Return on Asset (ROA): This ratio is calculated by dividing a company’s net income by total assets. Reducing the share capital reduces a company’s total assets and overall has a positive impact on the ROA.
Return on Equity (ROE): Return on Equity is expressed as the amount of net income returned as a percentage of shareholders’ equity. Hence, if a company’s earnings remain constant, reducing the total equity lifts its ROE.
Earnings Per Share (EPS): This ratio is calculated by (net income – dividends on preferred stock)/ average outstanding shares. Hence reducing the overall outstanding shares boosts the EPS of a company.
How do Shareholders benefit from a Buyback?
A share-buyback is a capital management strategy that is often seen as a benefit or reward to shareholders. While investors clearly benefit from dividends, as money is deposited directly into the shareholder’s bank account, the benefits of buybacks are indirect. As we can see from the aforementioned factors, lowering the number of shares outstanding ultimately helps to increase the share price. The company returns cashback to its shareholders and also gives investors the opportunity to capitalise on their investment. Management shows confidence in their own company which may enhance market sentiment towards the stock.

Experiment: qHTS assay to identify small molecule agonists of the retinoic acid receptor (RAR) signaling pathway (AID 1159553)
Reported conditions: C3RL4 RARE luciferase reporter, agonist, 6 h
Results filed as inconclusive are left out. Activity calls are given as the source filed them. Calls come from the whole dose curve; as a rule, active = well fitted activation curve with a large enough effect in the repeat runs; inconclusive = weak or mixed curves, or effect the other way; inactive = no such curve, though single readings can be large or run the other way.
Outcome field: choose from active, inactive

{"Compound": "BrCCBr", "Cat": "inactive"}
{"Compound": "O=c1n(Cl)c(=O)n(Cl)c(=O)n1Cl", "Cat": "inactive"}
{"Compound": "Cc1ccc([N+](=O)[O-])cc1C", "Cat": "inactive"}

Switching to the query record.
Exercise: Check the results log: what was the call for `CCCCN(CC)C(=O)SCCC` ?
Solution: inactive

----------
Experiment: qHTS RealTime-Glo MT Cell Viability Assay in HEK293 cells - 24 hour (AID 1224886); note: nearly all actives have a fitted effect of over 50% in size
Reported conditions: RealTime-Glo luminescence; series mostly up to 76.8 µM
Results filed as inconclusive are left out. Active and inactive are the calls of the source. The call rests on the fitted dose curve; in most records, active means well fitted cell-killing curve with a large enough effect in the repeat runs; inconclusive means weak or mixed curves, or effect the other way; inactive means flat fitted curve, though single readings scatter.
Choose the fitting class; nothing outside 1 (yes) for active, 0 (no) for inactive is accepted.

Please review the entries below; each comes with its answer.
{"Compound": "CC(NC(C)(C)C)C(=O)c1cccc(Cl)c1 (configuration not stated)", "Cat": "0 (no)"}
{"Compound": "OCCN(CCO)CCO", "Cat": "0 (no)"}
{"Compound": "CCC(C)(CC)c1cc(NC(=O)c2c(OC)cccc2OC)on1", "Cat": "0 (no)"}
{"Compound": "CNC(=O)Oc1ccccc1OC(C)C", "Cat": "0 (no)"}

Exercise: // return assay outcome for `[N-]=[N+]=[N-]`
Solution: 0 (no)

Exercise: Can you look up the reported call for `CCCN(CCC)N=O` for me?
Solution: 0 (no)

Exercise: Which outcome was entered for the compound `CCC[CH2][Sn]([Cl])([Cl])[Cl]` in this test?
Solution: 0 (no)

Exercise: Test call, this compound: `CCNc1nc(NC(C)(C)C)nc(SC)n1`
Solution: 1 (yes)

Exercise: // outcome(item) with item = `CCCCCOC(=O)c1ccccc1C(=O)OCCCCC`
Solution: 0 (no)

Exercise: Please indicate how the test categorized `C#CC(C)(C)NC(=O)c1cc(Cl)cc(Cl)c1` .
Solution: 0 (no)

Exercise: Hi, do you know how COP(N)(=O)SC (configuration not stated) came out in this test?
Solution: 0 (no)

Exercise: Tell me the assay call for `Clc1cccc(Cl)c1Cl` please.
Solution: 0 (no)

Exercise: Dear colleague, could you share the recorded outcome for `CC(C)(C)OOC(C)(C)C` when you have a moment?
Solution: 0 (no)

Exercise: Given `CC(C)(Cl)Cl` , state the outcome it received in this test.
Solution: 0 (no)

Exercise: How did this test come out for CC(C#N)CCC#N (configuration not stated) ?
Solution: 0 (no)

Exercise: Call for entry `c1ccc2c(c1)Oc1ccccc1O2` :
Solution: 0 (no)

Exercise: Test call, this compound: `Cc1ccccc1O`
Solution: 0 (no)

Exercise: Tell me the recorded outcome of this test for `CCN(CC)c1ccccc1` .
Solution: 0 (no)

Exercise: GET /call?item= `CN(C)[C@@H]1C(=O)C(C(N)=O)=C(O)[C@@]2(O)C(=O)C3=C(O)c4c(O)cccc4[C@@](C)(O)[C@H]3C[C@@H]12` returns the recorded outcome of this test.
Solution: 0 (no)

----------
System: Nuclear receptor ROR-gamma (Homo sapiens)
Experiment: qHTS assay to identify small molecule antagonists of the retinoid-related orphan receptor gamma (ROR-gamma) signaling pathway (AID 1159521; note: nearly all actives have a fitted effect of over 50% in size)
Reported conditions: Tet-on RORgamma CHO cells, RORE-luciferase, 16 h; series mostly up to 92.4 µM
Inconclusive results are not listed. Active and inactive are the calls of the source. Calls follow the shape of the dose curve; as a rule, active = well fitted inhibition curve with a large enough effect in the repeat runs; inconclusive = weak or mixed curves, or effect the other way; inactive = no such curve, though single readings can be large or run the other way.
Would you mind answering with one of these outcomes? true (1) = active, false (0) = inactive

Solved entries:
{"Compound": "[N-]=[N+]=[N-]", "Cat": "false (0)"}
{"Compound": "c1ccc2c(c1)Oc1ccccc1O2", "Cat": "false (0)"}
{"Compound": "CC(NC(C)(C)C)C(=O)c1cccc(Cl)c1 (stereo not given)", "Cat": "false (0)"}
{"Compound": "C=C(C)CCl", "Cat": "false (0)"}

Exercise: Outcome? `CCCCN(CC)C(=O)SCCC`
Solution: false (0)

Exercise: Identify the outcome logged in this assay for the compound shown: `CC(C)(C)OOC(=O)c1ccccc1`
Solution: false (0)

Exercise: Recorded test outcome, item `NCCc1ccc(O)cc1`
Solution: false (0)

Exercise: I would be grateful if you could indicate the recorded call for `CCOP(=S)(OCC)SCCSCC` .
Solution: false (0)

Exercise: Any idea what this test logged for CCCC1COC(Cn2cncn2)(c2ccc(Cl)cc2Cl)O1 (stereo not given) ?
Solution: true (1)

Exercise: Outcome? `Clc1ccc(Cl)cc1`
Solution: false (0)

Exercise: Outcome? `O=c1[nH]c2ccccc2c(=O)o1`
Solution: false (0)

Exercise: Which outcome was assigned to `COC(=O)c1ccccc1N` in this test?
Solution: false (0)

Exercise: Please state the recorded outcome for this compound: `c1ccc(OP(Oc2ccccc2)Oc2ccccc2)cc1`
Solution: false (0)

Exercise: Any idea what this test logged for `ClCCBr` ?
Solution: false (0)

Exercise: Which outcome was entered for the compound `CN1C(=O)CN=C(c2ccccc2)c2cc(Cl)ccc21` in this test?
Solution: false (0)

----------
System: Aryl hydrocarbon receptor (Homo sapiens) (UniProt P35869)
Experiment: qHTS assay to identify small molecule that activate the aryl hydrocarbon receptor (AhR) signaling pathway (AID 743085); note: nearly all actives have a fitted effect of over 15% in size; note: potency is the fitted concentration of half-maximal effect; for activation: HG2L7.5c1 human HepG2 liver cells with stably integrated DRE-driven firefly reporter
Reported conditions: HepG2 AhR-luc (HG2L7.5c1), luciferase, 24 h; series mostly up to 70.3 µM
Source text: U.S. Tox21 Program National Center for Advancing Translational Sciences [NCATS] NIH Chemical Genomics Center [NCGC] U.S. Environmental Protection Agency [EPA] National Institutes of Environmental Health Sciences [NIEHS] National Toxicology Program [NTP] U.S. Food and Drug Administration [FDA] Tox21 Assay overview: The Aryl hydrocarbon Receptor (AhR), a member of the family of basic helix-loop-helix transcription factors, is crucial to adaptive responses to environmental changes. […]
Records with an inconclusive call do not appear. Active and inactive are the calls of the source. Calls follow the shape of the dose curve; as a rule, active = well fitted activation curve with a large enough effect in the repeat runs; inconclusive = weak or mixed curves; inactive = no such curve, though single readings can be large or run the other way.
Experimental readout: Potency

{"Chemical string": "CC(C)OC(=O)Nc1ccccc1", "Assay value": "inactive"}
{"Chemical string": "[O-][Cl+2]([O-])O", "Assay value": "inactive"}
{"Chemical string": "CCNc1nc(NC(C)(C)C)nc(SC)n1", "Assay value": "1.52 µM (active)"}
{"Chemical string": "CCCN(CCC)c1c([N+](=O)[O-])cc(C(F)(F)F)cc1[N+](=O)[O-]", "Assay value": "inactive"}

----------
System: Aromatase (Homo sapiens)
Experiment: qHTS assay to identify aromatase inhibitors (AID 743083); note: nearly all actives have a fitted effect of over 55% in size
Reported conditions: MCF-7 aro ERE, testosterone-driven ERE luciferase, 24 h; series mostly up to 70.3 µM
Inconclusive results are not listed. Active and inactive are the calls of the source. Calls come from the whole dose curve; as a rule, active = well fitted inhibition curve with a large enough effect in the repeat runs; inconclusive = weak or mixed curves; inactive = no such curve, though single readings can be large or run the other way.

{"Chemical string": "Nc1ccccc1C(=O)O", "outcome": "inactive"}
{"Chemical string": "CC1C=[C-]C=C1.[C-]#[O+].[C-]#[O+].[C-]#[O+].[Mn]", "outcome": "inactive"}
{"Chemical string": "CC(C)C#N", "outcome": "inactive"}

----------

There is obviously no guarantee that the buyback will result in net capital gains as the price of a company’s stock depends on a variety of factors. However, buybacks are often considered an attractive way to invest surplus cash whilst boosting investor confidence.
When are Buybacks Not in the Best Interest of Shareholders?
While buybacks might be a sensible way for companies to use extra cash, however, in some cases, a buyback might not be in the best interest of shareholders. Listed below are a few scenarios when a share repurchase might hurt shareholders.
If a share repurchase is made when the company’s shares are already overvalued, management is not making the best use of the company’s cash. According to Factset, Apple paid a 13% premium to buy back its shares during the fourth quarter. Buying back stock ‘for the sake of it’ may have an adverse impact.
In some cases, when borrowed money is used to buyback stock, it can hurt the company’s ratings. Borrowing money for the purpose of share repurchases might drain a company’s cash reserves, which could otherwise be used during tough times.
Using surplus cash for purchasing its own shares might also indicate that the company’s management has no better option to invest surplus cash and the market may be disappointed as there are better opportunities elsewhere.
Share buybacks can be an efficient way for management to boost the company’s undervalued share price and reduce dilution, but they also allow management to show confidence in their business operations. However, as briefly outlined above, not every buyback automatically benefits shareholders. Hence it is important for investors to gauge the timing and purpose of a buyback and also look at the overall financial situation of the company.